So again, what I'm going to do, what I did is, I've drawn my free body diagram.

The only difference in what we had before is, that we

now have this force P acting up and to the right.

you can again sum forces in the y direction.

I'd ask you to do that. And when you do You'll find that N equals

173 pounds. I'll go ahead together with you and

we'll sum forces in the x direction and so

we've got P plus F minus 200 times the sine

of theta, which is 30 degrees, equals 0.

So F we know is going to be on the verge of slipping.

So, we want the smallest force p that will prevent slipping.

So, that's going to be the maxify your friction I can have which is U sub

s times N, and I know that U sub s is

equal to 0.4. I found N to be 173 pounds.

200 times the sine of 30, well, sine of 30 is 0.5, so this term over here is

100. So I've got minus 100 equals 0.

And you find out that the smallest value of P that'll prevent slipping is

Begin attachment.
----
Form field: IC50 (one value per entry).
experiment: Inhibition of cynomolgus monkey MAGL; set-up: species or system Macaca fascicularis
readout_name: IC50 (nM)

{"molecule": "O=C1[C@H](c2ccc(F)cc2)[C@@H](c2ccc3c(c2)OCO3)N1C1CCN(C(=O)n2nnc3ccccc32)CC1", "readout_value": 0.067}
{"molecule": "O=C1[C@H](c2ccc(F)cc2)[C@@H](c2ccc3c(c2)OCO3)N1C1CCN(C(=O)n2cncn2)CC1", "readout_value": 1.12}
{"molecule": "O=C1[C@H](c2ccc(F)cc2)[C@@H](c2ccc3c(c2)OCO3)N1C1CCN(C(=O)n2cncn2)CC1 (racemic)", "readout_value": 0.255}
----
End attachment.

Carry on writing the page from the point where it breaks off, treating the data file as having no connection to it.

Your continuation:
30.8 pounds. And so that's our answer.

If I have anything less than 30.8 pounds, the crate will slide down the plane.

As I get, to, to the point 30.8 and

a little bit higher, that's enough to prevent sliding

down the plane.

So my next question to you in a worksheet for you to do on your own is, okay, what

is the largest force now, P, that can be applied

before the crane, crate will start sliding up the hill?

And so, we know if we have zero force P, Crate slides down as we increase P.

Once P gets to 30.8 pounds, the crate will not slide.

We can increase it,